More specific listing of ethnicity at UC urged
Frustrated by the assumption that all Asian American youths are well represented at UC schools, a coalition of Pacific Islander and Asian students at UCLA is pushing for the university to expand its demographic categories to highlight low numbers in some of those communities in hopes of boosting enrollment and outreach programs.
Advocates are collecting signatures to petition legislators and the Board of Regents this fall to change how the university system collects admissions data. They believe more information about students from smaller ethnic groups -- such as Hmong and Thai -- would focus increased attention on the educational barriers facing certain Asian populations.
“Pacific Islanders are just pushed under this umbrella of Asian and are never really seen,” said Nefara Riesch, a Samoan American junior at UCLA. “Our small numbers are never recognized.”
Asians and Pacific Islanders have several choices when marking their ethnicity on UC applications, but many of the smaller groups are not represented. And in most official reports, the students are all grouped together.
The students spearheading the “Count Me In” campaign want the UC system to create a specific Pacific Islander category within admissions data and to collect information on students from 10 subgroups, including Bangladeshi, Malaysian and Laotian.
UC officials acknowledged that some Asian communities are underrepresented and said the university system would be open to presenting more specific data.
“We’re a university, so we always think more information is better,” said Nina Robinson, director of policy and external affairs in UC student affairs. “The question is the cost.”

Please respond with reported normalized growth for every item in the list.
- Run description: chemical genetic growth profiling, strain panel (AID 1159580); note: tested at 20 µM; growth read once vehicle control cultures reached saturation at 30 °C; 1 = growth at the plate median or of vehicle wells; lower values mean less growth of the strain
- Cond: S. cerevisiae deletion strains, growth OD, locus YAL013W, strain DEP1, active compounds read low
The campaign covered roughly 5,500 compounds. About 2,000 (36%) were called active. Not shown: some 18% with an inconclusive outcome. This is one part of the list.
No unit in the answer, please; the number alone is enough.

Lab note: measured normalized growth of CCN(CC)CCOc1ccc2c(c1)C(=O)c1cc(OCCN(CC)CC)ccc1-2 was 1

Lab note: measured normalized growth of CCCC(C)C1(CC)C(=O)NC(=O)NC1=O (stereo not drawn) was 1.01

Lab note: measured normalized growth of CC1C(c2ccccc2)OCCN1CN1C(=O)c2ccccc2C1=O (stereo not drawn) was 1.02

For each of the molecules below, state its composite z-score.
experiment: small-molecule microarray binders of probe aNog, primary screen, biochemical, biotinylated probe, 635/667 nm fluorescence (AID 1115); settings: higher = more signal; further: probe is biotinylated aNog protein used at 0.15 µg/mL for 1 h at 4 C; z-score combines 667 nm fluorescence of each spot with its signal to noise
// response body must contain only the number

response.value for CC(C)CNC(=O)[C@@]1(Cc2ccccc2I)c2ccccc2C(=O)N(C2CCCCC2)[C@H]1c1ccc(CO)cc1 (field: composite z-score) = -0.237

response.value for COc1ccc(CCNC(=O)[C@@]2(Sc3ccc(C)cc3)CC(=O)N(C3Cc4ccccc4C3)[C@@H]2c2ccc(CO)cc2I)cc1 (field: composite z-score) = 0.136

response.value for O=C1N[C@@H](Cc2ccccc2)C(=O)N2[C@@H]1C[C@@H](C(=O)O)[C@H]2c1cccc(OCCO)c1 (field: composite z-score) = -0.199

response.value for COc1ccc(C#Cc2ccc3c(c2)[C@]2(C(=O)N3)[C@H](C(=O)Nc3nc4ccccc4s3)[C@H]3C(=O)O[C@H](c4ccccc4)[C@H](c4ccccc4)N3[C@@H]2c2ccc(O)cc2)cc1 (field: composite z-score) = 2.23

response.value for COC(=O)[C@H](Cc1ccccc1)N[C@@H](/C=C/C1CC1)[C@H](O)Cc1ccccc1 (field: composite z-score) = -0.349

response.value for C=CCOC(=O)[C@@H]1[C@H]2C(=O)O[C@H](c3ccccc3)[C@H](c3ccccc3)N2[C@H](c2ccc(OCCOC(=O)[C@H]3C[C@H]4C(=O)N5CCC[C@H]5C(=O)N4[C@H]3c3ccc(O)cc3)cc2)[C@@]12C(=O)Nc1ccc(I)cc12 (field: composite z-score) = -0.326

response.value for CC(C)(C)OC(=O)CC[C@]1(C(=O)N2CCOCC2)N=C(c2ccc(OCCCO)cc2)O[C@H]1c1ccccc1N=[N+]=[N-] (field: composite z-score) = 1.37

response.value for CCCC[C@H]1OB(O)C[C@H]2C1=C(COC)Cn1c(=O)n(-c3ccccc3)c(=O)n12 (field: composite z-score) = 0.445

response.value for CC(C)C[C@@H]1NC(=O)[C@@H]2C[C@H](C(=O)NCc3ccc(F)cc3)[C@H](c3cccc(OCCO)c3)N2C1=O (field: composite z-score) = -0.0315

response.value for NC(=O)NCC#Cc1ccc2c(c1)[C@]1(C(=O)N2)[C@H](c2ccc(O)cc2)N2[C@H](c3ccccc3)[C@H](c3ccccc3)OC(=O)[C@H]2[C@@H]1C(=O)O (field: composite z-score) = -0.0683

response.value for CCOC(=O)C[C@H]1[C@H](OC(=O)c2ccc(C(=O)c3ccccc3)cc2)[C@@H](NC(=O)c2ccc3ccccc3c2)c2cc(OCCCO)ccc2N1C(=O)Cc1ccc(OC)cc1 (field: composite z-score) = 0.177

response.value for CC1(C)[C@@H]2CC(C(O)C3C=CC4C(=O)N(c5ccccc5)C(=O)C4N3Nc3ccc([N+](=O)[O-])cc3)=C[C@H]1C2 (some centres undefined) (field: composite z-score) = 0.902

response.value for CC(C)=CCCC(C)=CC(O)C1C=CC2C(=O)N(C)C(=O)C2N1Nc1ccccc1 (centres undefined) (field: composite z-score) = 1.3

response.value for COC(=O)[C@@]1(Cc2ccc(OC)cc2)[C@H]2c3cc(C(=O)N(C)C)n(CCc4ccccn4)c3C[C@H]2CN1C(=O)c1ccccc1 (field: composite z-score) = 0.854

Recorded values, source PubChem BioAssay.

In addition, she said any change to the way the system collects data would make it harder to track trends over time. But even without more demographic information, Robinson said, the university still can expand its outreach to underrepresented populations.
While growing up in East Palo Alto, Riesch said, she saw other Samoan American teenagers join gangs, sell drugs and get arrested. But her mother made it clear that she wanted a different life for Riesch and her three siblings.
Riesch earned a scholarship to attend a private high school and then got accepted to UCLA, becoming the first in her family to attend college. She plans to become a teacher.
“That was big for me -- to defy that stereotype that I was going to be just another Pacific Islander that wasn’t doing anything with her life,” she said.
At UCLA, she sought out other Pacific Islander students but realized there weren’t very many. Last fall, there were 72 Pacific Islanders at UCLA and 654 systemwide. Riesch said that by collecting more data on those students, the university would realize the need for more tutoring and peer counseling at high schools serving those populations and would devote more resources to such programs. Riesch volunteers at Carson High School, tutoring and counseling Samoan American students.